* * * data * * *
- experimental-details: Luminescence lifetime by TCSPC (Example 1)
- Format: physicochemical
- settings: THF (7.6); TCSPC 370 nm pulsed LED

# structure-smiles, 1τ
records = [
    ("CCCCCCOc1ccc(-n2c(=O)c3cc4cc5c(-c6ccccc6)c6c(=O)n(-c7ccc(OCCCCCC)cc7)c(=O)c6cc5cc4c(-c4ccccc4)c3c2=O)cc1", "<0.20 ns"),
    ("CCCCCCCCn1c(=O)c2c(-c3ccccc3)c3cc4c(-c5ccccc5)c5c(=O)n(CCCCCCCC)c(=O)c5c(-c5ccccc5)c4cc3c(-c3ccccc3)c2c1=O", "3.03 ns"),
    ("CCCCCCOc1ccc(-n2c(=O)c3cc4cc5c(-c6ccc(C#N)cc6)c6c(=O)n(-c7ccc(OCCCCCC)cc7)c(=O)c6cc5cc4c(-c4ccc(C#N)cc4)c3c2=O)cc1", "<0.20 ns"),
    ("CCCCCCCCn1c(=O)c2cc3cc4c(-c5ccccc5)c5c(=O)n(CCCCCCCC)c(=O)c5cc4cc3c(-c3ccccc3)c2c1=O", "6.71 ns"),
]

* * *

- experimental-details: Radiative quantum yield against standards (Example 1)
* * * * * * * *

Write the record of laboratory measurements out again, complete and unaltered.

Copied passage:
- experimental-details: Luminescence lifetime by TCSPC (Example 1)
- Format: physicochemical
- settings: THF (7.6); TCSPC 370 nm pulsed LED

# structure-smiles, 1τ
records = [
    ("CCCCCCOc1ccc(-n2c(=O)c3cc4cc5c(-c6ccccc6)c6c(=O)n(-c7ccc(OCCCCCC)cc7)c(=O)c6cc5cc4c(-c4ccccc4)c3c2=O)cc1", "<0.20 ns"),
    ("CCCCCCCCn1c(=O)c2c(-c3ccccc3)c3cc4c(-c5ccccc5)c5c(=O)n(CCCCCCCC)c(=O)c5c(-c5ccccc5)c4cc3c(-c3ccccc3)c2c1=O", "3.03 ns"),
    ("CCCCCCOc1ccc(-n2c(=O)c3cc4cc5c(-c6ccc(C#N)cc6)c6c(=O)n(-c7ccc(OCCCCCC)cc7)c(=O)c6cc5cc4c(-c4ccc(C#N)cc4)c3c2=O)cc1", "<0.20 ns"),
    ("CCCCCCCCn1c(=O)c2cc3cc4c(-c5ccccc5)c5c(=O)n(CCCCCCCC)c(=O)c5cc4cc3c(-c3ccccc3)c2c1=O", "6.71 ns"),
]

* * *

- experimental-details: Radiative quantum yield against standards (Example 1)